Episodic memories reflect a bound representation of multimodal features that can be reinstated with varying precision. Yet little is known about how brain networks involved in memory, including the hippocampus and posterior-medial (PM) and anterior-temporal (AT) systems, interact to support the quality and content of recollection. Participants learned color, spatial, and emotion associations of objects, later reconstructing the visual features using a continuous color spectrum and 360-degree panorama scenes. Behaviorally, dependencies in memory were observed for the gist but not precision of event associations. Supporting this integration, hippocampus, AT, and PM regions showed increased connectivity and reduced modularity during retrieval compared to encoding. These inter-network connections tracked a multidimensional, objective measure of memory quality. Moreover, distinct patterns of connectivity tracked item color and spatial memory precision. These findings demonstrate how hippocampal-cortical connections reconfigure during episodic retrieval, and how such dynamic interactions might flexibly support the multidimensional quality of remembered events.
Data and code have been made available via GitHub: https://github.com/memobc/paper-orbitfmri
A functional neuroimaging study of item and spatial context memory precisionGitHub, memobc/paper-orbitfmri.
Visual long-term memory has the same limit on fidelity as visual working memorybradylab.ucsd.edu, stimuli.
Recognizing Scene Viewpoint using Panoramic Place Representationpeople.csail.mit.edu/jxiao, SUN360.
The International Affective Digitized Sounds (2nd Edition; IADS-2)csea.phhp.ufl.edu, IADS.
- Maureen Ritchey
The funders had no role in study design, data collection and interpretation, or the decision to submit the work for publication.
Human subjects: Informed consent was obtained from all participants prior to the experiment. Procedures were approved by the Boston College Institutional Review Board (17.026).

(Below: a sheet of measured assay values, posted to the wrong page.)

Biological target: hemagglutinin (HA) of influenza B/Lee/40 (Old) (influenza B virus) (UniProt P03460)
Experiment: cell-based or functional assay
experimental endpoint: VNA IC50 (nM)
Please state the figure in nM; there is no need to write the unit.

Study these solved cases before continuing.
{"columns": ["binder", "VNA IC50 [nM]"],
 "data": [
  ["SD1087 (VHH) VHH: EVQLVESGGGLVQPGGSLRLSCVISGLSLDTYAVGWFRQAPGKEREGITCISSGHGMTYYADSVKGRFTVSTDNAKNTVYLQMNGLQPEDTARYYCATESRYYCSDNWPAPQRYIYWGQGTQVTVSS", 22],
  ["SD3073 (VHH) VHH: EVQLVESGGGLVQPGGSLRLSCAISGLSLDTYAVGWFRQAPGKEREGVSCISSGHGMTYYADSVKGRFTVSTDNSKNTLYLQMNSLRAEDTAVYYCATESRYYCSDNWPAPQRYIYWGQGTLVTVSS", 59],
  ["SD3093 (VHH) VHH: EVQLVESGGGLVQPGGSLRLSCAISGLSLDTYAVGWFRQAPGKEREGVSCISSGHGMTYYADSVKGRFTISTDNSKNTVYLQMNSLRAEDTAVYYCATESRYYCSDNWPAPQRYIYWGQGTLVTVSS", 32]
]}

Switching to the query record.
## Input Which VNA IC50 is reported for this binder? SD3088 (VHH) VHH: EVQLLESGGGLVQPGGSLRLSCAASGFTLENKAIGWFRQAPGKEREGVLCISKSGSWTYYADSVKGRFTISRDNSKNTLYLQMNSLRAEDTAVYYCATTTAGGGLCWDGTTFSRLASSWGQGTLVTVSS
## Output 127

- Muireann Irish, University of Sydney, Australia
© 2019, Cooper & Ritchey
This article is distributed under the terms of the Creative Commons Attribution License permitting unrestricted use and redistribution provided that the original author and source are credited.
Perceptual decisions about sensory input are influenced by fluctuations in ongoing neural activity, most prominently driven by attention and neuromodulator systems. It is currently unknown if neuromodulator activity and attention differentially modulate perceptual decision-making and/or whether neuromodulatory systems in fact control attentional processes. To investigate the effects of two distinct neuromodulatory systems and spatial attention on perceptual decisions, we pharmacologically elevated cholinergic (through donepezil) and catecholaminergic (through atomoxetine) levels in humans performing a visuo-spatial attention task, while we measured electroencephalography (EEG). Both attention and catecholaminergic enhancement improved decision-making at the behavioral and algorithmic level, as reflected in increased perceptual sensitivity and the modulation of the drift rate parameter derived from drift diffusion modeling. Univariate analyses of EEG data time-locked to the attentional cue, the target stimulus, and the motor response further revealed that attention and catecholaminergic enhancement both modulated pre-stimulus cortical excitability, cue- and stimulus-evoked sensory activity, as well as parietal evidence accumulation signals. Interestingly, we observed both similar, unique, and interactive effects of attention and catecholaminergic neuromodulation on these behavioral, algorithmic, and neural markers of the decision-making process. Thereby, this study reveals an intricate relationship between attentional and catecholaminergic systems and advances our understanding about how these systems jointly shape various stages of perceptual decision-making.
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